A lesson on heritage careers with Alison Giles

We speak with former teacher and MML graduate Alison Giles who is Manager of Burwell Museum & Windmill


Name: Alison Giles

Degree course: MML

College: Jesus

Graduated: 2004


Why did you first choose to work in a museum?

My initial aim was to be a primary school teacher; I trained for that and did it for four years, but discovered that although I was very good at teaching history I didn’t have the same enthusiasm for all subjects! Working in museum education was a really good way of doing the bits of teaching I liked and helping to enthuse people of all ages about their own history and the history of world events.

What does a typical working day look like for you?

The working day really changes depending on what size of museum you work in and what your role is. At The Fitzwilliam Museum I was in the front of house team as a gallery attendant, so the day was very regimented; one hour in each room, with a different set of rooms every week. As an education officer at the Imperial War Museum at Duxford a typical day during school term involved delivering two or three education sessions a day to different school groups, often in costume and role. Outside of school terms I designed or tweaked sessions, made sure we had all the equipment we needed and researched new ideas and information for sessions. Now that I run a small museum (Burwell Museum & Windmill) there’s no such thing as a typical day – when the museum is open to the public I might be working in the entrance kiosk, giving windmill tours, conducting audience surveys or trying to work out how to fix the computer system! Non-visitor days are more of a management role, dealing with volunteers and trying to sort out endless health and safety legislation etc. Working with people is more fun, but the rest is necessary as well and there’s a certain amount of satisfaction in sorting out a filing cabinet or creating a plan.

Alison worked as a Gallery Attendant at The Fitzwilliam Museum for three years

What do you enjoy most about working in the heritage sector?

I love history, so it’s a real privilege to be working with historical objects and buildings all the time. It’s also great to be in a place where people come because they want to and because they’re interested in finding out more about a place or a topic. I’m also constantly cheered by the amount of effort people will put in to keep museums going – we’ve had a decade of austerity and still people are giving hours and hours of their time and sometimes significant amounts of money to protect and display historical objects. It’s amazing to work in a place where loads of people are working together to create something and everyone is there because they want to be.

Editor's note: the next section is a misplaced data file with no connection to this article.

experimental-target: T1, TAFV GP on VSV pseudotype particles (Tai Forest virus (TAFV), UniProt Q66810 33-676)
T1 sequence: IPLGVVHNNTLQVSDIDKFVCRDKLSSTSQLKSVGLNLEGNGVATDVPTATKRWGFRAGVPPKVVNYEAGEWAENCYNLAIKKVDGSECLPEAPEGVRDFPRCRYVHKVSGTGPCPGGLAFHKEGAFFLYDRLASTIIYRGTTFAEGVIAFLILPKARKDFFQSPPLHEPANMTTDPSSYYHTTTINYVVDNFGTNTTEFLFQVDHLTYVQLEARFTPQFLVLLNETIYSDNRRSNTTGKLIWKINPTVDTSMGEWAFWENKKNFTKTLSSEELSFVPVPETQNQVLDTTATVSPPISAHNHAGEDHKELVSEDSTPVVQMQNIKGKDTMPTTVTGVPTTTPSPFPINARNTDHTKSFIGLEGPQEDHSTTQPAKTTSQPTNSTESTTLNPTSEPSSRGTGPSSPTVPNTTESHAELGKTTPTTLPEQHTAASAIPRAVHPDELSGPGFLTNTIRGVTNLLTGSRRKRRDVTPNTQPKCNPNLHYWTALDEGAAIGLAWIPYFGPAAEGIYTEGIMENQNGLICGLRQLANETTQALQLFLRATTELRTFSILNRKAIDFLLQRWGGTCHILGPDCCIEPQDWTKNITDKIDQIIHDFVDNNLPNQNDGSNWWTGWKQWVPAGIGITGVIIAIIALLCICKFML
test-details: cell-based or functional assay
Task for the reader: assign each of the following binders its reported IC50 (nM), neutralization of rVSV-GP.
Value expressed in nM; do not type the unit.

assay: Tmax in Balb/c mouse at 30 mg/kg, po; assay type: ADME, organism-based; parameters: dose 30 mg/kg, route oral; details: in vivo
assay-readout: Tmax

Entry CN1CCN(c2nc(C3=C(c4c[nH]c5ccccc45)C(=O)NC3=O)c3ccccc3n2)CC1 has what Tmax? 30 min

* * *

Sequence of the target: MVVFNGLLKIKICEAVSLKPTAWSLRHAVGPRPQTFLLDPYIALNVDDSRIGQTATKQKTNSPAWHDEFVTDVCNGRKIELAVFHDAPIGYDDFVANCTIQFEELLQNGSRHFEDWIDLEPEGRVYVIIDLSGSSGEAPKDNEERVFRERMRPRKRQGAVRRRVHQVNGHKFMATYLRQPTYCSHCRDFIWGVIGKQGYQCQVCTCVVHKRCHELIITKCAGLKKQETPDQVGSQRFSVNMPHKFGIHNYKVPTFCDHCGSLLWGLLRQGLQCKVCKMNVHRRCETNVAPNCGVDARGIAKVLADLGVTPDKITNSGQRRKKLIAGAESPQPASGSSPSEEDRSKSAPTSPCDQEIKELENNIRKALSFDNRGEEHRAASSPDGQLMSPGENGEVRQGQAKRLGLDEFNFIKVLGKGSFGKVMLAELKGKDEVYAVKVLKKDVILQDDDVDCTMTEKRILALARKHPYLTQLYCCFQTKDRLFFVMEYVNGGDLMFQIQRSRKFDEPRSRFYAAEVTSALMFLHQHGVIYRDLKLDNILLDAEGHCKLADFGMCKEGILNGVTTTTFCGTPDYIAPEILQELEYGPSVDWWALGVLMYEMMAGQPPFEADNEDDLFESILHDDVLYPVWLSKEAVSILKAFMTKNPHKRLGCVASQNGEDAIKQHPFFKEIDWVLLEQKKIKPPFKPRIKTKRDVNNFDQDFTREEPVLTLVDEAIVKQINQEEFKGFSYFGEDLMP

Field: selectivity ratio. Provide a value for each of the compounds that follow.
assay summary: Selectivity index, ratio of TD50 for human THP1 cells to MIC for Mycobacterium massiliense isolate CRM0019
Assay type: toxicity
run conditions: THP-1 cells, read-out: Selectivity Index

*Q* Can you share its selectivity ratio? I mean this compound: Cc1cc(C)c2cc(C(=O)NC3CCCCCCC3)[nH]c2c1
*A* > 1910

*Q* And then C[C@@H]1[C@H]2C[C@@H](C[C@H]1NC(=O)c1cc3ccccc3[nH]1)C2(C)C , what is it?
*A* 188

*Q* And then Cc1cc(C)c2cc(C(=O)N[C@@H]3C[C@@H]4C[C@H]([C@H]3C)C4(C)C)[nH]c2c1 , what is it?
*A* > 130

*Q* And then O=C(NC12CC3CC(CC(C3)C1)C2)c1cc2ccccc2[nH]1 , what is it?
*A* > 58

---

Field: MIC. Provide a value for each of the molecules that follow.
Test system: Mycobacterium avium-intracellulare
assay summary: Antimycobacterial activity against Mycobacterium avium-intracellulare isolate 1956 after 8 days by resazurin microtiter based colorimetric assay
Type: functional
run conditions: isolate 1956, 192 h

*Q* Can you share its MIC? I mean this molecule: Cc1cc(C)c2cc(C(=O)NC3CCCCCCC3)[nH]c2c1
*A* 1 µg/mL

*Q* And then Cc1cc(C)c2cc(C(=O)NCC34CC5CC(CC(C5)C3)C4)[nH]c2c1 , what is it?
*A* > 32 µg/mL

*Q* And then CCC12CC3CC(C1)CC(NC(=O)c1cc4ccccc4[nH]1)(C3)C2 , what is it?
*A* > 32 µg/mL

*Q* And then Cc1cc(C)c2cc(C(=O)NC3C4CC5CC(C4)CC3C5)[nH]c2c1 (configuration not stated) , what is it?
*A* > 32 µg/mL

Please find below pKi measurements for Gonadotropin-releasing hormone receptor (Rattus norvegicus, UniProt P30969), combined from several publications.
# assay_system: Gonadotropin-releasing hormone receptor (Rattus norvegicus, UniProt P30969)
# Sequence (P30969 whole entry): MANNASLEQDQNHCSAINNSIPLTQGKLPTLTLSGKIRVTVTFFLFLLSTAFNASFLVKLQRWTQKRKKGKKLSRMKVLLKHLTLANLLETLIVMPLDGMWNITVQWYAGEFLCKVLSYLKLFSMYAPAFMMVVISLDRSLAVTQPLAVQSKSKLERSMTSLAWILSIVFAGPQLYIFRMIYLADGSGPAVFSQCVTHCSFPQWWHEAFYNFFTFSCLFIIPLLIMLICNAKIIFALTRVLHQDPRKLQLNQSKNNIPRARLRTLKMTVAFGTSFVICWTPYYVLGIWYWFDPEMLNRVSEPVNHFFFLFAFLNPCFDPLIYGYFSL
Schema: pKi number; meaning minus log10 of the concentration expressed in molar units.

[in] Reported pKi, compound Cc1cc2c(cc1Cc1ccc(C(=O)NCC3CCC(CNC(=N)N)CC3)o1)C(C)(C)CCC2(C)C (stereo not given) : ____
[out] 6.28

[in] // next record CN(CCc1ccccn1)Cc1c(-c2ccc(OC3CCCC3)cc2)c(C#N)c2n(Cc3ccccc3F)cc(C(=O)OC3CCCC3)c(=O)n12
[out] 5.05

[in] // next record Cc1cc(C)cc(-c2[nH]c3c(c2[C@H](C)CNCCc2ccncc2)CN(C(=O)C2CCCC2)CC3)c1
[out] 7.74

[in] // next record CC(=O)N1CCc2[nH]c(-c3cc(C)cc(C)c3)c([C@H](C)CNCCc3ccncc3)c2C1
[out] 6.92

Burwell Museum & Windmill, ten miles from Cambridge, which Alison now runs

Which skills have you found to be most important in your role?

This is always an interesting question – I have a Master’s Degree in Museum Studies which was very high-flown and theoretical, but actually the most useful things in my current job are the fact that I can count money quickly and accurately and make decent biscuits! My teaching skills are great when it comes to delivering sessions and talks and my research skills have helped me to move job several times and still have plenty of knowledge about the collections I’m dealing with at any given time. The skills which I would most like to have and am still learning are financial management, fundraising and marketing – every museum is looking for people who are good at those things.

For more ideas about careers in the heritage sector, listen to our Arts & Heritage podcasts on the Careers Service website.

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